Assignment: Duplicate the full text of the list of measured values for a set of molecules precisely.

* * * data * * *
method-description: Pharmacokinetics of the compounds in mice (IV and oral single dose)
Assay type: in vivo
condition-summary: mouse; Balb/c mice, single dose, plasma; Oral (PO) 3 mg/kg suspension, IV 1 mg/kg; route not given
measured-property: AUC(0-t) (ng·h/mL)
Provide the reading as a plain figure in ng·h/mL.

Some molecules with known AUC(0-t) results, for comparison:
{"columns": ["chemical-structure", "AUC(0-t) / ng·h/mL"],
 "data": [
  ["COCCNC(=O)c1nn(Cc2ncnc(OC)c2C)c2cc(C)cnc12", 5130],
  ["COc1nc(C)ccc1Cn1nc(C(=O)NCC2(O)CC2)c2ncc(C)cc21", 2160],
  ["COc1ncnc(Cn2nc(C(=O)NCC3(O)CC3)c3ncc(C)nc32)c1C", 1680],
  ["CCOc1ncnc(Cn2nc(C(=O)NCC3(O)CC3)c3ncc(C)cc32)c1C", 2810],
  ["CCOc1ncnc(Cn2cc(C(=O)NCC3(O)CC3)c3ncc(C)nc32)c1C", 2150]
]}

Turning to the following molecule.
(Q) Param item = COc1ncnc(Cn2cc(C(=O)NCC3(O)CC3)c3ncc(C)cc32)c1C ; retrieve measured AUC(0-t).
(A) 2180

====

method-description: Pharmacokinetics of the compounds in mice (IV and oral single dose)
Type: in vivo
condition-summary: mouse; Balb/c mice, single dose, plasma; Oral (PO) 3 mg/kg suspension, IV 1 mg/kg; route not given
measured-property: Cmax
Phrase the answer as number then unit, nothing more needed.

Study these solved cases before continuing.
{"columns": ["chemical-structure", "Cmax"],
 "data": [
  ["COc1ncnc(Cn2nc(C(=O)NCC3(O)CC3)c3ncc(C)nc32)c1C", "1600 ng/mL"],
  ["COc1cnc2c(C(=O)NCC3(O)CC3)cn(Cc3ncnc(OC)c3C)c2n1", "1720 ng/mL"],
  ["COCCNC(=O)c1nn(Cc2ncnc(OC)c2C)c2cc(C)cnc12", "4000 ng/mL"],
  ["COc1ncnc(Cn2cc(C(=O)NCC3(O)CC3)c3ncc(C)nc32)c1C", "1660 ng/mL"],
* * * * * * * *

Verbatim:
method-description: Pharmacokinetics of the compounds in mice (IV and oral single dose)
Assay type: in vivo
condition-summary: mouse; Balb/c mice, single dose, plasma; Oral (PO) 3 mg/kg suspension, IV 1 mg/kg; route not given
measured-property: AUC(0-t) (ng·h/mL)
Provide the reading as a plain figure in ng·h/mL.

Some molecules with known AUC(0-t) results, for comparison:
{"columns": ["chemical-structure", "AUC(0-t) / ng·h/mL"],
 "data": [
  ["COCCNC(=O)c1nn(Cc2ncnc(OC)c2C)c2cc(C)cnc12", 5130],
  ["COc1nc(C)ccc1Cn1nc(C(=O)NCC2(O)CC2)c2ncc(C)cc21", 2160],
  ["COc1ncnc(Cn2nc(C(=O)NCC3(O)CC3)c3ncc(C)nc32)c1C", 1680],
  ["CCOc1ncnc(Cn2nc(C(=O)NCC3(O)CC3)c3ncc(C)cc32)c1C", 2810],
  ["CCOc1ncnc(Cn2cc(C(=O)NCC3(O)CC3)c3ncc(C)nc32)c1C", 2150]
]}

Turning to the following molecule.
(Q) Param item = COc1ncnc(Cn2cc(C(=O)NCC3(O)CC3)c3ncc(C)cc32)c1C ; retrieve measured AUC(0-t).
(A) 2180

====

method-description: Pharmacokinetics of the compounds in mice (IV and oral single dose)
Type: in vivo
condition-summary: mouse; Balb/c mice, single dose, plasma; Oral (PO) 3 mg/kg suspension, IV 1 mg/kg; route not given
measured-property: Cmax
Phrase the answer as number then unit, nothing more needed.

Study these solved cases before continuing.
{"columns": ["chemical-structure", "Cmax"],
 "data": [
  ["COc1ncnc(Cn2nc(C(=O)NCC3(O)CC3)c3ncc(C)nc32)c1C", "1600 ng/mL"],
  ["COc1cnc2c(C(=O)NCC3(O)CC3)cn(Cc3ncnc(OC)c3C)c2n1", "1720 ng/mL"],
  ["COCCNC(=O)c1nn(Cc2ncnc(OC)c2C)c2cc(C)cnc12", "4000 ng/mL"],
  ["COc1ncnc(Cn2cc(C(=O)NCC3(O)CC3)c3ncc(C)nc32)c1C", "1660 ng/mL"],